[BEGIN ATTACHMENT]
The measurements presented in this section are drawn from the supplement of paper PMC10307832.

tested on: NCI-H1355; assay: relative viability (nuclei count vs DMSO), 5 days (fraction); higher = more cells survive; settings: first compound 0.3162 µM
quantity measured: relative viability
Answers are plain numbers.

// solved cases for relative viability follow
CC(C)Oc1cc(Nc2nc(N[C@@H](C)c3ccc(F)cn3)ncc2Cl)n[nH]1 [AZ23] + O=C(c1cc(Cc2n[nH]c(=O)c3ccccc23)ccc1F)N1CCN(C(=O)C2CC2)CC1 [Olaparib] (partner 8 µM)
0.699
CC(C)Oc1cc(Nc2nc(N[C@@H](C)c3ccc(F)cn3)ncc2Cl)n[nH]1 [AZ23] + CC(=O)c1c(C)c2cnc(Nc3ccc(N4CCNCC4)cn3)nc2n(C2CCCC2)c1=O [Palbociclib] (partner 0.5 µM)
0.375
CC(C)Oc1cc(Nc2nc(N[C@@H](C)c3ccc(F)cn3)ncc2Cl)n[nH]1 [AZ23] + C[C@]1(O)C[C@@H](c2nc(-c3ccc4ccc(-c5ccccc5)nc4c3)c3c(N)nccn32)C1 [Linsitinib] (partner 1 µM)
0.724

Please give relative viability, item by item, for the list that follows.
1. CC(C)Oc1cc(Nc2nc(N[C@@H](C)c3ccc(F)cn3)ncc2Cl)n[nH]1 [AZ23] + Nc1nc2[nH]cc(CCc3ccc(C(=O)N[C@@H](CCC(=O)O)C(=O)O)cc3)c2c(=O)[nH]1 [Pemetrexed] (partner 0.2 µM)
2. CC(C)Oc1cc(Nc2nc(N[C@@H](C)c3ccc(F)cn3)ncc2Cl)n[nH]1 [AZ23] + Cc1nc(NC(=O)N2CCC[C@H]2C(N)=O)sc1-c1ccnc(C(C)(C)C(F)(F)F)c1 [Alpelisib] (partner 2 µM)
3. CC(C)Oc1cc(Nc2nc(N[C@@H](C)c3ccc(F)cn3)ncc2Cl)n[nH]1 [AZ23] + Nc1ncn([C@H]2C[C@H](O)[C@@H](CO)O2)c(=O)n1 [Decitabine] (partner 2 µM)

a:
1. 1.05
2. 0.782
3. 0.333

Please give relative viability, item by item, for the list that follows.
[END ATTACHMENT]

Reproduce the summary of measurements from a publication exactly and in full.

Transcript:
The measurements presented in this section are drawn from the supplement of paper PMC10307832.

tested on: NCI-H1355; assay: relative viability (nuclei count vs DMSO), 5 days (fraction); higher = more cells survive; settings: first compound 0.3162 µM
quantity measured: relative viability
Answers are plain numbers.

// solved cases for relative viability follow
CC(C)Oc1cc(Nc2nc(N[C@@H](C)c3ccc(F)cn3)ncc2Cl)n[nH]1 [AZ23] + O=C(c1cc(Cc2n[nH]c(=O)c3ccccc23)ccc1F)N1CCN(C(=O)C2CC2)CC1 [Olaparib] (partner 8 µM)
0.699
CC(C)Oc1cc(Nc2nc(N[C@@H](C)c3ccc(F)cn3)ncc2Cl)n[nH]1 [AZ23] + CC(=O)c1c(C)c2cnc(Nc3ccc(N4CCNCC4)cn3)nc2n(C2CCCC2)c1=O [Palbociclib] (partner 0.5 µM)
0.375
CC(C)Oc1cc(Nc2nc(N[C@@H](C)c3ccc(F)cn3)ncc2Cl)n[nH]1 [AZ23] + C[C@]1(O)C[C@@H](c2nc(-c3ccc4ccc(-c5ccccc5)nc4c3)c3c(N)nccn32)C1 [Linsitinib] (partner 1 µM)
0.724

Please give relative viability, item by item, for the list that follows.
1. CC(C)Oc1cc(Nc2nc(N[C@@H](C)c3ccc(F)cn3)ncc2Cl)n[nH]1 [AZ23] + Nc1nc2[nH]cc(CCc3ccc(C(=O)N[C@@H](CCC(=O)O)C(=O)O)cc3)c2c(=O)[nH]1 [Pemetrexed] (partner 0.2 µM)
2. CC(C)Oc1cc(Nc2nc(N[C@@H](C)c3ccc(F)cn3)ncc2Cl)n[nH]1 [AZ23] + Cc1nc(NC(=O)N2CCC[C@H]2C(N)=O)sc1-c1ccnc(C(C)(C)C(F)(F)F)c1 [Alpelisib] (partner 2 µM)
3. CC(C)Oc1cc(Nc2nc(N[C@@H](C)c3ccc(F)cn3)ncc2Cl)n[nH]1 [AZ23] + Nc1ncn([C@H]2C[C@H](O)[C@@H](CO)O2)c(=O)n1 [Decitabine] (partner 2 µM)

a:
1. 1.05
2. 0.782
3. 0.333

Please give relative viability, item by item, for the list that follows.